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HOME RESOURCES : Free Pamphlets Offer Expert Advice

April 18, 1993|KAREN E. KLEIN | SPECIAL TO THE TIMES; Klein is a Monrovia free-lance writer. and

Have you ever stumbled ignorantly through a complicated real estate transaction or home remodeling project, relying on advice from friends, only to come across a little booklet that could have told you how to do the whole thing the right way?

Instead of charging ahead blindly, why not first take advantage of the host of free--or almost free--advice on a wide variety of topics published by the state and federal government, trade groups, lenders and nonprofit agencies?

Although the list of available free information is long, some of the best offerings are listed below grouped by interest category:

Home Buyers

First-time home buyers need all the help they can get when it comes to understanding the real estate game. A number of groups publish information for those entering the market.

One of the most basic publications, "Home Buyer's Vocabulary," defines common words and terms used in the real estate world. You can get it by sending $1 to the Consumer Information Center, Dept. 123Z, Pueblo, Colo. 81009.

The Consumer Information Center, part of the U.S. General Services Administration, publishes a catalogue four times a year listing more than 200 booklets not only on housing but also on health, employment, finances, hobbies, travel and other topics. To obtain a free copy of the catalogue, write Consumer Information Catalogue, Pueblo, Colo. 81009.

Great Western Bank offers two good, nonpartisan brochures. "How to Shop for a Home" provides information on picking a realtor, finding the right neighborhood and what to expect when applying for a loan. "How to Shop for a Loan" describes various types of mortgages, sources of financing and includes a list of questions consumers should ask when comparison shopping among lenders.

You can get both booklets, along with a "mortgage calculator" to help you figure out your monthly payments at various interest rates, at most Great Western loan offices. Or you can order them by calling (800) 492-7587.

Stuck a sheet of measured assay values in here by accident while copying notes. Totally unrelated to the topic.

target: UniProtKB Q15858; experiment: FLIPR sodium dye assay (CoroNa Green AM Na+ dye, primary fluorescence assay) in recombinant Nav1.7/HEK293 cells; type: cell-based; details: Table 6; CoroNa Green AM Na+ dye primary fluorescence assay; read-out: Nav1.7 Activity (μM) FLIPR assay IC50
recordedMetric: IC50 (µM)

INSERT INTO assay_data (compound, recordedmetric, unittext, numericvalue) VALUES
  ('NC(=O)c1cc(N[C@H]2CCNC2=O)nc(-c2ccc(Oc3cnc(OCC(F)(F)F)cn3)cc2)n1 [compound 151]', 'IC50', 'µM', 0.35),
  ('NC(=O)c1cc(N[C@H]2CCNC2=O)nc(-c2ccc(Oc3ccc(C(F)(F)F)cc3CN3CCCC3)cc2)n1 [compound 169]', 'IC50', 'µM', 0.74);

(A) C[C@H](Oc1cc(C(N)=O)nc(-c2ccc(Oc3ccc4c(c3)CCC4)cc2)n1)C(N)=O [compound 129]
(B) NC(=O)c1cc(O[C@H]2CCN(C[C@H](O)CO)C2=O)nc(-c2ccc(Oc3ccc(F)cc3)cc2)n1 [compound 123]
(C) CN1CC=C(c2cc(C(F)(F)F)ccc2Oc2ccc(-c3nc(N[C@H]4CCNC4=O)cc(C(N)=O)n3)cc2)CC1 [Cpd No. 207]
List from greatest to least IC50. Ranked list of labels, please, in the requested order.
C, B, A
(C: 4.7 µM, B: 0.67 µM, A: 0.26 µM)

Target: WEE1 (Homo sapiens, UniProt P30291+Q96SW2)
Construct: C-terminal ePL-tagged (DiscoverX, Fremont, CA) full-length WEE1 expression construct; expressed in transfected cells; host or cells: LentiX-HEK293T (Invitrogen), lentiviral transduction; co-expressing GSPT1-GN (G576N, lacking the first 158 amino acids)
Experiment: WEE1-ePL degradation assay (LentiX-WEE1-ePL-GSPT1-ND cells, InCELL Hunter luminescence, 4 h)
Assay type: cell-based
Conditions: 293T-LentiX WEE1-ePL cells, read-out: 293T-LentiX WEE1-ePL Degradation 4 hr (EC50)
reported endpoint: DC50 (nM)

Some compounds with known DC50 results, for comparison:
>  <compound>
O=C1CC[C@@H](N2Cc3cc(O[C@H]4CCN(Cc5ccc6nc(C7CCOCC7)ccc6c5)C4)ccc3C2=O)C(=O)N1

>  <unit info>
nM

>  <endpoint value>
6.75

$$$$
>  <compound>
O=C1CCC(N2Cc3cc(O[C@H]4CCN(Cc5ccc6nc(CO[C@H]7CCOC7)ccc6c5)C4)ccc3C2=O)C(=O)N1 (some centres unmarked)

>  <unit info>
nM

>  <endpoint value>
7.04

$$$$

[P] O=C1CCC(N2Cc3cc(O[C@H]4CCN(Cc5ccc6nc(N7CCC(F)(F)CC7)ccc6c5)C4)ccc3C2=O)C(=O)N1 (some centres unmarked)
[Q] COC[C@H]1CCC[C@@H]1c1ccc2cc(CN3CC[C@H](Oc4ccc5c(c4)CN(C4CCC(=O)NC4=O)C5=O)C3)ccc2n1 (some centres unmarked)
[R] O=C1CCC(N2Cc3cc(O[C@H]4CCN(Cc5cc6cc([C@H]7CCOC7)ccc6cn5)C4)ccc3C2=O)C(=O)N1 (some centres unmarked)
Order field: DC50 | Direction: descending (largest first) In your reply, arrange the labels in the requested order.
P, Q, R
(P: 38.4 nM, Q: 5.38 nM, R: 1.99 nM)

A couple more good pamphlets on home buying and getting a loan come from Home Savings of America. Pick up your free copies of "HouseHunt" or "LoanHunt" by calling or dropping by the Home Savings branch nearest you.

The Mortgage Bankers Assn. of America publishes a brochure on the various types of home loans and a primer on the loan application process. It can be obtained by sending a letter-sized, self-addressed stamped envelope to the group's Consumer Affairs Department, P.O. Box 65299, Washington, D.C. 20035.

Seasoned investors, as well as first-time buyers, may be interested in "How to Buy a Foreclosed Home," a brochure that discusses the opportunities in foreclosures and details the program operated by the Federal National Mortgage Assn.

Fannie Mae also offers other brochures, including one that describes the mortgage loan process and one that describes its "3/2 loan program," which allows buyers to purchase a home with a down payment as low as 3%. The pamphlet includes a list of lenders who are making the loans.

You can get all that information by calling (800) 7-Fannie, or writing to "Fannie Mae," Public Information Office, 3900 Wisconsin Ave. N.W., Washington D.C. 20016.

If it's a condominium you're thinking about buying, you might want to send for "Consumer's Guide to Buying a Condominium," a booklet offered by the Institute of Real Estate Management. Free copies can be obtained by writing to the Institute of Real Estate Management, Attention: Customer Service, 430 N. Michigan Ave., Chicago, Ill. 60611.

Homeowners

Homeowners interested in energy efficiency, insulation, solar power systems and other energy-related topics can write to a service operated by the U.S. Department of Energy for free fact sheets and other source materials. To get a free listing of the information available, call (800) 523-2929 or write CAREIRS, P.O. Box 8900, Silver Spring, Md. 20907.

If you want to do your part in cleaning up the environment, you can get a list of ecologically safe alternatives to store-bought commercial products by sending a self-addressed, stamped envelope to Citizens for a Better Environment, 122 Lincoln Blvd., Suite 201, Venice, Calif. 90291. A similar list can be obtained by writing People for the Ethical Treatment of Animals, P.O. Box 42516, Washington, D.C. 20015.

If you're concerned about contamination in your home, ranging from asbestos to lead paint, get the "Homebuyer's Guide to Environmental Hazards," by sending 50 cents to the Consumer Information Center, Dept. 435Z, Pueblo, Colo. 81009.

Many local water and power companies offer free water-saving kits and energy conservation tips. Their telephone numbers are in the white pages of the telephone book. Local officials also provide a number of free booklets on conservation, as well as on crime-fighting, disaster preparedness and service directories. Stop by your city hall or call your local city or county officials.

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